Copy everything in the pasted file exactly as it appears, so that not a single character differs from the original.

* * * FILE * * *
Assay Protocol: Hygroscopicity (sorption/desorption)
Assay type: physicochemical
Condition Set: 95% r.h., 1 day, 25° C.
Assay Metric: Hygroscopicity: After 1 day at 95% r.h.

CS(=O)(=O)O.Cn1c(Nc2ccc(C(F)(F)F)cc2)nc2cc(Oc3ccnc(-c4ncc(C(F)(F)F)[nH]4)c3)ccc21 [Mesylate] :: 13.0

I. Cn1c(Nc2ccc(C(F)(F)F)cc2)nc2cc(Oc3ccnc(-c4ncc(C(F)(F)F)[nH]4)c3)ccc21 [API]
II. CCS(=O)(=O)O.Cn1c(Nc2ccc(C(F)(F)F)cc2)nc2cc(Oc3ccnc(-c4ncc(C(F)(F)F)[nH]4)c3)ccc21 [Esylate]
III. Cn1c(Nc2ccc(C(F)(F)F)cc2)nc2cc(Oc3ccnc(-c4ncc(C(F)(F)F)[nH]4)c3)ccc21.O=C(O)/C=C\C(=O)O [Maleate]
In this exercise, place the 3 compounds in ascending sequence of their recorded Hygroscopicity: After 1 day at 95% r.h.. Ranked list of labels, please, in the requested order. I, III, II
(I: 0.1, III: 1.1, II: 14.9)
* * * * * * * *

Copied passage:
Assay Protocol: Hygroscopicity (sorption/desorption)
Assay type: physicochemical
Condition Set: 95% r.h., 1 day, 25° C.
Assay Metric: Hygroscopicity: After 1 day at 95% r.h.

CS(=O)(=O)O.Cn1c(Nc2ccc(C(F)(F)F)cc2)nc2cc(Oc3ccnc(-c4ncc(C(F)(F)F)[nH]4)c3)ccc21 [Mesylate] :: 13.0

I. Cn1c(Nc2ccc(C(F)(F)F)cc2)nc2cc(Oc3ccnc(-c4ncc(C(F)(F)F)[nH]4)c3)ccc21 [API]
II. CCS(=O)(=O)O.Cn1c(Nc2ccc(C(F)(F)F)cc2)nc2cc(Oc3ccnc(-c4ncc(C(F)(F)F)[nH]4)c3)ccc21 [Esylate]
III. Cn1c(Nc2ccc(C(F)(F)F)cc2)nc2cc(Oc3ccnc(-c4ncc(C(F)(F)F)[nH]4)c3)ccc21.O=C(O)/C=C\C(=O)O [Maleate]
In this exercise, place the 3 compounds in ascending sequence of their recorded Hygroscopicity: After 1 day at 95% r.h.. Ranked list of labels, please, in the requested order. I, III, II
(I: 0.1, III: 1.1, II: 14.9)